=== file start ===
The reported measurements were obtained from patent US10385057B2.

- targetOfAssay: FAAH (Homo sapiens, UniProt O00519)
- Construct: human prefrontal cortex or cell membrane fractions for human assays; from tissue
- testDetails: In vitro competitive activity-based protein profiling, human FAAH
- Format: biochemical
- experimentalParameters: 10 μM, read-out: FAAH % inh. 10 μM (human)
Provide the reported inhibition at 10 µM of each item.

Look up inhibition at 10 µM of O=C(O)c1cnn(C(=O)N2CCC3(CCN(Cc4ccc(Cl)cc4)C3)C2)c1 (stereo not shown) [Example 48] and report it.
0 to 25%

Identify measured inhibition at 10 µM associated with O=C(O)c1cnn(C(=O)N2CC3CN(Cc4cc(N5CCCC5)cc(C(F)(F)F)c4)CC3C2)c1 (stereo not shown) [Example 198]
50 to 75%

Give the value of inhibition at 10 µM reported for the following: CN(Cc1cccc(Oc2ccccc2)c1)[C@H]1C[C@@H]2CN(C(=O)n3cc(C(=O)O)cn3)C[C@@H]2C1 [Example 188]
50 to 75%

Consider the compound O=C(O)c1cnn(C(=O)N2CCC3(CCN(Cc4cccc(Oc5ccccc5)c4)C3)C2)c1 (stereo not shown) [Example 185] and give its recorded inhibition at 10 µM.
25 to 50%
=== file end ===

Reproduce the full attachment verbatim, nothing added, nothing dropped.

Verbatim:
The reported measurements were obtained from patent US10385057B2.

- targetOfAssay: FAAH (Homo sapiens, UniProt O00519)
- Construct: human prefrontal cortex or cell membrane fractions for human assays; from tissue
- testDetails: In vitro competitive activity-based protein profiling, human FAAH
- Format: biochemical
- experimentalParameters: 10 μM, read-out: FAAH % inh. 10 μM (human)
Provide the reported inhibition at 10 µM of each item.

Look up inhibition at 10 µM of O=C(O)c1cnn(C(=O)N2CCC3(CCN(Cc4ccc(Cl)cc4)C3)C2)c1 (stereo not shown) [Example 48] and report it.
0 to 25%

Identify measured inhibition at 10 µM associated with O=C(O)c1cnn(C(=O)N2CC3CN(Cc4cc(N5CCCC5)cc(C(F)(F)F)c4)CC3C2)c1 (stereo not shown) [Example 198]
50 to 75%

Give the value of inhibition at 10 µM reported for the following: CN(Cc1cccc(Oc2ccccc2)c1)[C@H]1C[C@@H]2CN(C(=O)n3cc(C(=O)O)cn3)C[C@@H]2C1 [Example 188]
50 to 75%

Consider the compound O=C(O)c1cnn(C(=O)N2CCC3(CCN(Cc4cccc(Oc5ccccc5)c4)C3)C2)c1 (stereo not shown) [Example 185] and give its recorded inhibition at 10 µM.
25 to 50%